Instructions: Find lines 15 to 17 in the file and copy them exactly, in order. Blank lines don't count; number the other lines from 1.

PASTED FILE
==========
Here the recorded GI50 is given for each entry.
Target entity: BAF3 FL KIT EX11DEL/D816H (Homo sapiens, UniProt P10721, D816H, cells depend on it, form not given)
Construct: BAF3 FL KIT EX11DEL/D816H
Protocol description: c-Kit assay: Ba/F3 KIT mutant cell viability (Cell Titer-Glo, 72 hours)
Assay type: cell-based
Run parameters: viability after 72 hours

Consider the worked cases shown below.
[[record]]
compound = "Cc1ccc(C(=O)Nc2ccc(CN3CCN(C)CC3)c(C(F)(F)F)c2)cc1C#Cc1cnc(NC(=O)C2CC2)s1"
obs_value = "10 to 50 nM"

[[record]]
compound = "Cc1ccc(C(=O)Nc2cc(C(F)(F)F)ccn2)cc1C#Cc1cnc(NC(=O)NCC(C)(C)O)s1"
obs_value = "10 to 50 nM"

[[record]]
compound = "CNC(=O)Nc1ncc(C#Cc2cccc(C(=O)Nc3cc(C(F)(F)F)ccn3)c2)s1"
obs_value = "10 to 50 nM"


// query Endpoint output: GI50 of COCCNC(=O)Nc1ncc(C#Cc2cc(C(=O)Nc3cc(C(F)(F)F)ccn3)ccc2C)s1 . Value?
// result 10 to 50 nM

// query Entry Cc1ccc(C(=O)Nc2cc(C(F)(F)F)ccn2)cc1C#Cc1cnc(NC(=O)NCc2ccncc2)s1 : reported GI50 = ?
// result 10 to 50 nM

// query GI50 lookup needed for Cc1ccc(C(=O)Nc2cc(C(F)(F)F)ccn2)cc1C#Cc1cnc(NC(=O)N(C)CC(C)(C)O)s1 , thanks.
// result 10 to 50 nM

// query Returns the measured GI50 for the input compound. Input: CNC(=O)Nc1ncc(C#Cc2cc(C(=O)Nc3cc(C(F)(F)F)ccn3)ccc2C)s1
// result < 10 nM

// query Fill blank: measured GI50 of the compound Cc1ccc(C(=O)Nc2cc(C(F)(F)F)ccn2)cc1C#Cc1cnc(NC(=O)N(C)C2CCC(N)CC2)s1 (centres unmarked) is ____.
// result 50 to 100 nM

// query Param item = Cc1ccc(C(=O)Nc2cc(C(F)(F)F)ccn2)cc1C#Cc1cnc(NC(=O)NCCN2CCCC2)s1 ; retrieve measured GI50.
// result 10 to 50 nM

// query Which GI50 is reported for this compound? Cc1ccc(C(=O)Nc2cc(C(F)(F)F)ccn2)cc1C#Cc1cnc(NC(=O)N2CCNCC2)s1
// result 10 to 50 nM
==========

compound = "CNC(=O)Nc1ncc(C#Cc2cccc(C(=O)Nc3cc(C(F)(F)F)ccn3)c2)s1"
obs_value = "10 to 50 nM"


// query Endpoint output: GI50 of COCCNC(=O)Nc1ncc(C#Cc2cc(C(=O)Nc3cc(C(F)(F)F)ccn3)ccc2C)s1 . Value?